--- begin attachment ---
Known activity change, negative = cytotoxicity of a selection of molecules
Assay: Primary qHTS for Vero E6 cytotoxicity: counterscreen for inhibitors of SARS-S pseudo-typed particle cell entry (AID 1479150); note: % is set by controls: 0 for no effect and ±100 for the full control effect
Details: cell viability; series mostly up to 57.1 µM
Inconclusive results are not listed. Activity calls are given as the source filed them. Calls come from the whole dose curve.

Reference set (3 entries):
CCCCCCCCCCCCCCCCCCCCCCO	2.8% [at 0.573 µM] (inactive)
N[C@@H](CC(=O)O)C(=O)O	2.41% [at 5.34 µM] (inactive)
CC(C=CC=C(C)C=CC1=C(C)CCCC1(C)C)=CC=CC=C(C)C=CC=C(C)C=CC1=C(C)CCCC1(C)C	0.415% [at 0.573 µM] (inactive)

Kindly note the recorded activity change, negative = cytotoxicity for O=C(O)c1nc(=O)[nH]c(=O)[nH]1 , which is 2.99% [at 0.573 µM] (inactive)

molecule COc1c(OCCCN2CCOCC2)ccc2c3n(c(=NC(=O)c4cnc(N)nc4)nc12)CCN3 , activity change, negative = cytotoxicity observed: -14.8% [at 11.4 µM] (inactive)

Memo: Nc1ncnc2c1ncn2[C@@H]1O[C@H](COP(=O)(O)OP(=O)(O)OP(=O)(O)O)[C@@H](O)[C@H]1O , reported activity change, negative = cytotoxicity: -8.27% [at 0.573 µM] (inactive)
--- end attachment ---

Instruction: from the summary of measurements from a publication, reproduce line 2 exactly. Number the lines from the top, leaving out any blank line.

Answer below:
Assay: Primary qHTS for Vero E6 cytotoxicity: counterscreen for inhibitors of SARS-S pseudo-typed particle cell entry (AID 1479150); note: % is set by controls: 0 for no effect and ±100 for the full control effect